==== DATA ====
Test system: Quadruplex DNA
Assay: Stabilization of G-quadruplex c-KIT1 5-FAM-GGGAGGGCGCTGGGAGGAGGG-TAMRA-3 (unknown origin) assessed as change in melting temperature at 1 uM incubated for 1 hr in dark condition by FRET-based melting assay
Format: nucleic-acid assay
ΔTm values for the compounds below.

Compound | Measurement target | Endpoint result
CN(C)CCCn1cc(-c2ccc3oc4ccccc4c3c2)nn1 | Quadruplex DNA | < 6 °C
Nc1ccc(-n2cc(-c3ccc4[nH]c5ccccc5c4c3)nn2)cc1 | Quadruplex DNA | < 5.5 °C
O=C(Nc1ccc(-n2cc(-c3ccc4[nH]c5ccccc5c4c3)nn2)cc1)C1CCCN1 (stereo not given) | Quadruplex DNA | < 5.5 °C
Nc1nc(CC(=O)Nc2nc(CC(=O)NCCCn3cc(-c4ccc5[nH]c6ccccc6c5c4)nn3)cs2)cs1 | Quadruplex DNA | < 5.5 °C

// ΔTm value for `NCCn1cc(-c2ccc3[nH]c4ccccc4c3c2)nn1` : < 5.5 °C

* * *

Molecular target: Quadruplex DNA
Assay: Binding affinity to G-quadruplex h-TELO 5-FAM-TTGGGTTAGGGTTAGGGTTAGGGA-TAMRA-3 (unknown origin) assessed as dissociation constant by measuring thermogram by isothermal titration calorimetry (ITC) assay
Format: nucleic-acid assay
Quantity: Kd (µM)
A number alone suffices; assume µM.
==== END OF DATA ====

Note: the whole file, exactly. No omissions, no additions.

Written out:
Test system: Quadruplex DNA
Assay: Stabilization of G-quadruplex c-KIT1 5-FAM-GGGAGGGCGCTGGGAGGAGGG-TAMRA-3 (unknown origin) assessed as change in melting temperature at 1 uM incubated for 1 hr in dark condition by FRET-based melting assay
Format: nucleic-acid assay
ΔTm values for the compounds below.

Compound | Measurement target | Endpoint result
CN(C)CCCn1cc(-c2ccc3oc4ccccc4c3c2)nn1 | Quadruplex DNA | < 6 °C
Nc1ccc(-n2cc(-c3ccc4[nH]c5ccccc5c4c3)nn2)cc1 | Quadruplex DNA | < 5.5 °C
O=C(Nc1ccc(-n2cc(-c3ccc4[nH]c5ccccc5c4c3)nn2)cc1)C1CCCN1 (stereo not given) | Quadruplex DNA | < 5.5 °C
Nc1nc(CC(=O)Nc2nc(CC(=O)NCCCn3cc(-c4ccc5[nH]c6ccccc6c5c4)nn3)cs2)cs1 | Quadruplex DNA | < 5.5 °C

// ΔTm value for `NCCn1cc(-c2ccc3[nH]c4ccccc4c3c2)nn1` : < 5.5 °C

* * *

Molecular target: Quadruplex DNA
Assay: Binding affinity to G-quadruplex h-TELO 5-FAM-TTGGGTTAGGGTTAGGGTTAGGGA-TAMRA-3 (unknown origin) assessed as dissociation constant by measuring thermogram by isothermal titration calorimetry (ITC) assay
Format: nucleic-acid assay
Quantity: Kd (µM)
A number alone suffices; assume µM.